Saanich police department coat of arms

Saanich police strategic plan allows for accountability

Police chief says unlike his Victoria counterpart, he has no appetite amalgamate forces

Consider this your opportunity to police the police.

Later this year the Saanich police department will begin issuing quarterly report cards on itself, telling the community how well or how poorly the force is doing at achieving the goals set out in their strategic plan, released Thursday.

Saanich police Chief Mike Chadwick said it allows his department to be more accountable to the community it serves.

“The community has a right to know what it is we’re embarking on, why we’re embarking on it, and how well we’re doing on what we say we’re going to do,” Chadwick said.

While the 30-page strategic plan is supported by 15 key priorities – which range from drug enforcement to competency development – the “meat and potatoes” are the 106 well-defined goals, or initiatives, the department aims to achieve by 2016.

Every three months, the department will release an online report card updating residents on the tractioned gained on each of the 106 initiatives.

“It’s one thing to come up with a strategic plan, but we got tremendous input from the community – it’s only right and proper that we go out and report to them what it is we’re doing to accomplish the issues they brought forward to us,” Chadwick said, citing 51 community meetings that shaped the document.

Among the lengthy list of initiatives are such goals as adopting new technologies for in-car video systems and virtual workstations, creating a new Community Liaison division, and expanding and better managing exhibit storage.

“The next step will be for council and the police board to meet later this spring and get a good understanding of it. And then council needs to give the police board some expectations of what’s actually achievable in this economy,” said Mayor Frank Leonard, who chairs the Saanich Police Board.

Finances will dictate a good portion of how fast the initiatives are achieved, Chadwick agreed. But he’s confident everything’s attainable.

“I think the way the strategic plan has been written, and the way the work plans are coming out, it’s all doable within the budgets we’ve been traditionally working with for the last many years,” he said.

The one issue that may not be as doable as all the others: remediation of the aging 52-year-old police building on Vernon Avenue.

“I’ve been working towards this for almost 10 years, since I was deputy chief. … Our overall square footage is significantly less than it should be, and it does start to impact on your ability to deliver an effective and efficient service,” Chadwick said. “We had several options put forward by architects (for building upgrades), ranging from significant additions to this building to (constructing) a new freestanding building. A lot of that is based on how much the municipality is able to put forward.”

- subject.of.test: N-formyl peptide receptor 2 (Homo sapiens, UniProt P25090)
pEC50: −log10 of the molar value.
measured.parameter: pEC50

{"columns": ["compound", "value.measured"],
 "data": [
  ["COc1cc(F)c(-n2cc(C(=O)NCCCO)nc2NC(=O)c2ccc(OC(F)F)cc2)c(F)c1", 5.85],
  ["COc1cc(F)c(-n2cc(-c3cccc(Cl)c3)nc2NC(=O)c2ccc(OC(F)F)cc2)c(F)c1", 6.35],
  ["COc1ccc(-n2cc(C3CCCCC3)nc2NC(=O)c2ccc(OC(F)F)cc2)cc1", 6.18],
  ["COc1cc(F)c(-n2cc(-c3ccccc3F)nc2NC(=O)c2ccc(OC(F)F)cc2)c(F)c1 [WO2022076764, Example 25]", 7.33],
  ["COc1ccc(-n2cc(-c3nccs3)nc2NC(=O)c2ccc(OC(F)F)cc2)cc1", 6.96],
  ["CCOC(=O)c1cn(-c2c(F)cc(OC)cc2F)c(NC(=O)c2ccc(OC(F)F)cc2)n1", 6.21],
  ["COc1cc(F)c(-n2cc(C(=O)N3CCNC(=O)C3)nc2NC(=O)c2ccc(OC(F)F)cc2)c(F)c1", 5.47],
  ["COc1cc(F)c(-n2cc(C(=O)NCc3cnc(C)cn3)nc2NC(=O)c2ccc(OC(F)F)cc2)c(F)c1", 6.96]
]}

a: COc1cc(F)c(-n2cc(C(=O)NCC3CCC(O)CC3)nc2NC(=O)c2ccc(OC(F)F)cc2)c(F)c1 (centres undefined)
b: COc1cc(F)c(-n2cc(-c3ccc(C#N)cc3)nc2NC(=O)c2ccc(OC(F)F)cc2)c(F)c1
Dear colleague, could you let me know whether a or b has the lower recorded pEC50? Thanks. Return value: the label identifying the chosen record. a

Public information officer Sgt. Dean Jantzen said some of the initiatives are mandates from the province, such as the Conducted Energy Weapons training recommendations that came from the Braidwood Inquiry, which examined the Tasering death of Robert Dziekanski.

Chadwick encourages the public to provide input on the strategic plan and the initiatives, which is posted online at Saanichpolice.ca.

kslavin@saanichnews.com

 

Avoiding the ‘A’ word

The Victoria Police Department released its strategic plan last November, with an overarching goal of creating an amalgamated police force in the Capital Region.

“We don’t know what we will call it. It could be the Saanich-Victoria Regional Force,” VicPD Chief Const. Jamie Graham said at the time.

But Saanich’s strategic plan makes no mention of a regionalized force.

“Amalgamation is not an issue that we intend to debate or include in our strategic plan,” Saanich police Chief Mike Chadwick said. “We are fully committed, and have always been fully committed, to integrating services – rationalized integration is the way to go. I don’t personally believe amalgamation is the way to go, but I’m mindful that it’s a political decision.”

Among Saanich’s 106 initiatives, however, there are mentions of integrated and regionalized services.

The department would like to see a regional high-speed pursuit policy created and implemented by June. As well, there’s mention that an integrated municipal unit with VicPD could be established to more efficiently conduct computer forensic examinations.

Saanich police are currently under contract with Oak Bay to conduct major crime investigations in that municipality. The strategic plan includes details of how the two jurisdictions will work together “to ensure there is a shared understanding of roles, responsibilities, and expectations” each department’s officers take.

– with files from Erin McCracken

 

Highlights from the strategic plan

• Expand police cell blocks to house female and youth prisoners, who currently must be sent to Victoria.

• Increase police presence at the University of Victoria.

• Select model to replace Ford Crown Victoria frontline cars.

• Expand the Block Watch and Business Watch programs.

• Purchase Zodiac-style boat to patrol Elk and Beaver lakes.

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